The nurse administering my treatment was a kind and caring woman. She had me lie down. As she started the machine, she put on soft meditation music and I told her it was lovely. She replied, “Oh, thank you! I searched it up and decided to put it on whenever I do these treatments – it helps to relax me, too!”
Today there would be no Beta-dyne brushed on first to irritate my eyes. I closed my eyes as she squeezed out a cool gel over them. The machine began to hum. I could have been in a dentist’s chair, but instead I was having my eyelids brushed.
She said, “After four minutes I am going to press harder. It shouldn’t hurt – but I am trying to express the oils thoroughly that way.”
I asked her if she would see the oil being released. She explained that it showed up as a cloudy yellowish color. The clear gel changed as the oil mixed into it. At the end she actually showed it to me and I took a picture.
She told me that she had time to research some of my questions. One of them was how this differed from Lipoflow. She said that Lipiflow was more invasive; that it required anesthetizing the eye and having a barrier lens put on as protection during the treatment. I didn’t know that.
My HMO did not yet commit to buy this $23,000 machine. I was one of 14 test subjects. Other than me, only one other person did not report relief after treatment. But I was hopeful that this second treatment would be different without using the Beta-dyne that possibly irritated my eyes the last time.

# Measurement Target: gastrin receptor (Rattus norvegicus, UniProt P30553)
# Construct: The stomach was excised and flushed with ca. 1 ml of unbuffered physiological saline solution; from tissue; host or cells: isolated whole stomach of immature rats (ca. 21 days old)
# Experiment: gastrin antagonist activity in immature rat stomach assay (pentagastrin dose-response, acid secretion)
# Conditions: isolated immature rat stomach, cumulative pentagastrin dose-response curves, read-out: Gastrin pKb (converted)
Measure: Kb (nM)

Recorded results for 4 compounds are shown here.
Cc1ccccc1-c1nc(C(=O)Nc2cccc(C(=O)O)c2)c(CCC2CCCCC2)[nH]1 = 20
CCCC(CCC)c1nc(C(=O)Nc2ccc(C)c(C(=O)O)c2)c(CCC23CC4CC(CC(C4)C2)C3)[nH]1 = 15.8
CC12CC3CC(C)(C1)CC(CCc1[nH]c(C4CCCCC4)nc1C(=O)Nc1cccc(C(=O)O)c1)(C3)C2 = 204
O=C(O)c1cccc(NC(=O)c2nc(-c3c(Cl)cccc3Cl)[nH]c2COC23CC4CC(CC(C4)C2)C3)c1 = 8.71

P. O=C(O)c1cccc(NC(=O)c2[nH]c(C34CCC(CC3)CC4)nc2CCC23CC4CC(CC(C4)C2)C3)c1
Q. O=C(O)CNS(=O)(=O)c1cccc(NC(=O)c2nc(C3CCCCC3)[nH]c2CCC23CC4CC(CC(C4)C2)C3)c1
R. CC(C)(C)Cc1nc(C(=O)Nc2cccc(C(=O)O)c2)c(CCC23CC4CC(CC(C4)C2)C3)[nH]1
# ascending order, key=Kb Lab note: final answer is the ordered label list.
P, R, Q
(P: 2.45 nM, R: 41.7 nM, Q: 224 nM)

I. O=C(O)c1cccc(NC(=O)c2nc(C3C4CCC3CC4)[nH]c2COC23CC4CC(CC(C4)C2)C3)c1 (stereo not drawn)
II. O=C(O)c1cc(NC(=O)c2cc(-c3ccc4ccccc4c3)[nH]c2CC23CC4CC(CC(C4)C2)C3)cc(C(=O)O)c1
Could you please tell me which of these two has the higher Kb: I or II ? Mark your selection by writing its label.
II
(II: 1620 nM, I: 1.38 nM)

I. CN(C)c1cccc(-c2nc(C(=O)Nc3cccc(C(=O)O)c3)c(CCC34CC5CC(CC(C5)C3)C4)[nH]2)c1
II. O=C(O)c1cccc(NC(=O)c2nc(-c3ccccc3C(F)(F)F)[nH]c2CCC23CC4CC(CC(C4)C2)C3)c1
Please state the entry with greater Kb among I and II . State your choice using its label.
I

In two weeks, I had a third treatment scheduled. It would follow a visit with my dry eye doctor.
For 30 minutes the nurse chatted while she massaged my eyelids. When she applied more pressure, it didn’t hurt – but it wasn’t that pleasant. Finally, she was done. I sat up slowly and opened my eyes.
Her stories of people gasping with clearer vision didn’t uplift me. I blinked and the residual gel made my eyes blurry. I knew it took time for that to clear.
I thanked that sweet nurse with a hug and promised I’d let her know later in the day how my eyes felt.
The afternoon wore on and I didn’t feel anything remarkable. In fact, my eyes felt slightly sore. I tried to push that thought aside. By evening there was no doubt; my eyes were terribly irritated.
The feeling was familiar – discouragement and spiraling depression. A remedy offered hope and relief. A failed remedy set me way back. The fallout of pain left me thinking that there was little else left to try.
Why couldn’t I have been one of those lucky patients who found relief?
That question was one I didn’t want to ask. But it kept shouting in my head.
I promised the nurse I would let her know how I was doing. I typed out a message and she sent me a reply to follow.
A setback won’t put me back where I started, although sometimes it feels that way.
Even though I feel knocked down, I’m not going to give up my hope. I’ve already traveled farther away from the pain of when this awful condition began. A setback won’t put me back where I started, although sometimes it feels that way.
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